Hell yeah, Buck Owens used to annoy me. I was an 8-year-old watching Hee Haw every Saturday night at 7 p.m., and he was the guy picking and grinning. However, what really got on my nerves was the way the camera would cut to a guffawing Owens after a skit as if he were a one-man, cornfield-anchored laugh track. Sure, I was already a little on edge after having been subjected to The Lawrence Welk Show as the 6-7 p.m. warm-up, but it was more than that.
At least 15 years would pass before I'd learn about the Bakersfield Sound and "Love's Gonna Live Here," and why I should have been genuflecting when Owens was on the screen instead of hurling adolescent insults.
But ignorance is something that I, unfortunately, don't appear to be outgrowing; it seems to be following me right into early middle age. If it weren't for a recent offhand conversation with a co-worker and a sentence in Peter Doggett's book, Are You Ready For the Country: Elvis, Dylan, Parsons and the Roots of Country Rock, I wouldn't have known about the legacy of Arthur Smith, the host of the current UNC-TV entertainment series Carolina Calling, and his place in the country music and television worlds.
When Smith Sr. released "Guitar Boogie" back in 1948, the song was credited to The Rambler Trio, but the song's "featuring Arthur Smith--guitar" subtitle was an understatement and a half. Smith's genre-hopping composition went on to inspire "a generation of pickers, from Chet Atkins to Chuck Berry," according to Doggett. "Guitar Boogie" emerged at the end of a long recording session held at a studio above a pharmacy in the Washington, D.C. area. The producer announced that they had five minutes left in the session--did anybody have a song he wanted to put on record?
We'll let Smith take the story from there: "I said, 'Yeah, I've got a song that I've been playing around the barracks, and the guys seem to like it'," recalls the energetic 80-year-old. "I talked to the other guitar player and the bass and told them what the chords were and to push me. About this time [the producer] said, 'If we're gonna do it, we gotta do it.' So the light came on and I gave them a little introduction on the E string and started the melody and the boys fell in with me. I felt the thing going right as we were playing it."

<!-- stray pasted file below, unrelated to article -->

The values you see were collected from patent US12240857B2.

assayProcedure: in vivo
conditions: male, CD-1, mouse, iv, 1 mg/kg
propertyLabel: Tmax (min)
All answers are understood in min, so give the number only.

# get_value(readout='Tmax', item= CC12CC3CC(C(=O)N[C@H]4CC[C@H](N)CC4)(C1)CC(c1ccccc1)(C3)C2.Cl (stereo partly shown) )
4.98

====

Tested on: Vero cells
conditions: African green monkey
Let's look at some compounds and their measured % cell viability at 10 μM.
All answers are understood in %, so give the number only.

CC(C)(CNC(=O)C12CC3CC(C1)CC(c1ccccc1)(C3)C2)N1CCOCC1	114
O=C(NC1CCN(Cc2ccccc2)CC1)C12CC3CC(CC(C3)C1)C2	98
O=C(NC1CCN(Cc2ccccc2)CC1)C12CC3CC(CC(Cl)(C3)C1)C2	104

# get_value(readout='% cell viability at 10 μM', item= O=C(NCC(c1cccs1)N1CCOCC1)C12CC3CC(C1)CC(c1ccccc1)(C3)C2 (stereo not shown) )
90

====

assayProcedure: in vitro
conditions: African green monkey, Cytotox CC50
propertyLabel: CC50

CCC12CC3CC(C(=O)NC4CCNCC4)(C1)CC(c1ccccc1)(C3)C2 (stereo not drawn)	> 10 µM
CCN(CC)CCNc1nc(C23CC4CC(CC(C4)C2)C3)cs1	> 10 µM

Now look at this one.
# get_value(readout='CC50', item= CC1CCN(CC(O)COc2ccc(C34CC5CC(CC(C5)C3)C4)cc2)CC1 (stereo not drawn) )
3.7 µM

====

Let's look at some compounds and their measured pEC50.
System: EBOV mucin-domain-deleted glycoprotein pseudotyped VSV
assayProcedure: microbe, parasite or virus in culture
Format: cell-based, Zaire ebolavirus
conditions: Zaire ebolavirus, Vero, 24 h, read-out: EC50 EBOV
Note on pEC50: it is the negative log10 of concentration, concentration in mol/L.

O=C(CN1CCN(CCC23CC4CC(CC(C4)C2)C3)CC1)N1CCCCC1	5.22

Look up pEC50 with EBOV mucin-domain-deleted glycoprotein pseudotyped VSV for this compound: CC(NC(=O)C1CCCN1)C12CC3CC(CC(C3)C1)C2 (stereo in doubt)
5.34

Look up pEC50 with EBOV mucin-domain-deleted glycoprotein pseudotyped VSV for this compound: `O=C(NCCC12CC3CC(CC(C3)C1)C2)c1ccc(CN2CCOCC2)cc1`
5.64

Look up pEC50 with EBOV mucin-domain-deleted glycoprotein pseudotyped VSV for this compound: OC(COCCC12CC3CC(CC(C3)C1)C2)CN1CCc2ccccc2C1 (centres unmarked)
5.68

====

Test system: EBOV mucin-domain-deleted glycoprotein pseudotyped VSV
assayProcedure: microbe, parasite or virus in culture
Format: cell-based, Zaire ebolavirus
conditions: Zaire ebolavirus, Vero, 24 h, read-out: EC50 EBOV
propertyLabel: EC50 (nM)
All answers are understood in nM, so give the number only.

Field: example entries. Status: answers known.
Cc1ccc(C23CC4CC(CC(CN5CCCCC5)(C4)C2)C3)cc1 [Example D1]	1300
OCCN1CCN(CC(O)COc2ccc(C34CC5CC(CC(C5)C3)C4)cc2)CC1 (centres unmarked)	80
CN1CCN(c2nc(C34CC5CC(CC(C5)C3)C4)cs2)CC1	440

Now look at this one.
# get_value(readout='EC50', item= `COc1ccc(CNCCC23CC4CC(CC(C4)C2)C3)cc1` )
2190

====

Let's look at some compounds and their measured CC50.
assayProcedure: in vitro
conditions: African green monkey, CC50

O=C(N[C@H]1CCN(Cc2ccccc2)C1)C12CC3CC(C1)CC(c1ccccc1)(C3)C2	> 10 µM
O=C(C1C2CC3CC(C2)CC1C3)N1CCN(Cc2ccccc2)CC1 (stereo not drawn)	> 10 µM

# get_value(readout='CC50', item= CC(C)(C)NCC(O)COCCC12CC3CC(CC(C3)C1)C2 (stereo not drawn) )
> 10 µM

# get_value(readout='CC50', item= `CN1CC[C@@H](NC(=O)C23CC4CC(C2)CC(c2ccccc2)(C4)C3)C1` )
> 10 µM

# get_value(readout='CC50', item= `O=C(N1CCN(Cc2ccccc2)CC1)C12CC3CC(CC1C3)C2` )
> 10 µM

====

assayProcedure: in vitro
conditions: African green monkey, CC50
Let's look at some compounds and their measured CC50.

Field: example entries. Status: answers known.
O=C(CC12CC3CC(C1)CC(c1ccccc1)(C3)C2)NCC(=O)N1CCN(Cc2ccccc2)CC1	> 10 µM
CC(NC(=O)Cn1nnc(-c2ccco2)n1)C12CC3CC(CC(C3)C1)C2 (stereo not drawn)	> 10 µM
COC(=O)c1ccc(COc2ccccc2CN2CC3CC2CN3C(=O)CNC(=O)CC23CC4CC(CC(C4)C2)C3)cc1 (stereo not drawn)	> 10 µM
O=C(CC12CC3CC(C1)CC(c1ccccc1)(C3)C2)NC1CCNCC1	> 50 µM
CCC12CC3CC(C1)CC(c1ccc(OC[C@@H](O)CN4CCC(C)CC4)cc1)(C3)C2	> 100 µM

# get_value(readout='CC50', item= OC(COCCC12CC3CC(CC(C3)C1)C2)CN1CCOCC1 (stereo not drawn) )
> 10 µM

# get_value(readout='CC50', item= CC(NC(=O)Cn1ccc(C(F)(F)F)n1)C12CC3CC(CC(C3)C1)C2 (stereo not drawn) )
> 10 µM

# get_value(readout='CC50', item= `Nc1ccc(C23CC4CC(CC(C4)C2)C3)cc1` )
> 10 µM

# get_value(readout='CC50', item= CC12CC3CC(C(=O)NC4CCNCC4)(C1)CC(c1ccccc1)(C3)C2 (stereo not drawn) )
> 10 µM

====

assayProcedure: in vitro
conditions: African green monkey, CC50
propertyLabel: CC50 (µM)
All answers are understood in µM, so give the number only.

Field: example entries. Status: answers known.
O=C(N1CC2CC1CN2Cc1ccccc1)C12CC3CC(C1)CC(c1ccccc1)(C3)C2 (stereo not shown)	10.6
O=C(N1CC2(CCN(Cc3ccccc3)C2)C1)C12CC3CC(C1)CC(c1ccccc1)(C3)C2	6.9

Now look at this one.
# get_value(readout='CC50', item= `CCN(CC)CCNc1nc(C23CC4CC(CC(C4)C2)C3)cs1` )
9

Smith also wrote a tune titled "Feudin' Banjos," known as "Dueling Banjos" by the time it became an unexpected radio smash thanks to its use in the movie Deliverance. But despite being the author of these two truly enduring songs, Smith has made an even greater impact in the world of television. Besides The Arthur Smith Show, a nationally syndicated television program than ran 32 consecutive years, Smith, starting in the late '50s and running through the early '60s, hosted the original Carolina Calling show, which was produced at WBTV in Charlotte and shown weekday mornings from 7 to 8 a.m. "It was kind of a precursor to Good Morning America, Today, etc.," explains Clay Smith, Arthur's son and the executive producer of the show's new namesake. "It was very localized, but they had news cut-ins. In fact, Charles Kuralt did some of the early news cut-ins."
While you got some news, the original Carolina Calling was more about entertainment, with Smith displaying a knack for spotting and breaking new talent. Andy Griffith made his television debut on the show, unveiling his classic-to-be routine "What It Was, Was Football." Maurice Williams of The Zodiacs and the hit "Stay" fame made many early appearances, and you even could have caught The Swingin' Medallions romping through "Double Shot (of My Baby's Love)," the second greatest frat-rock song of all time. Big names such as Johnny Cash and James Brown dropped by after sessions at Smith's recording studio, the first of its kind in the Carolinas.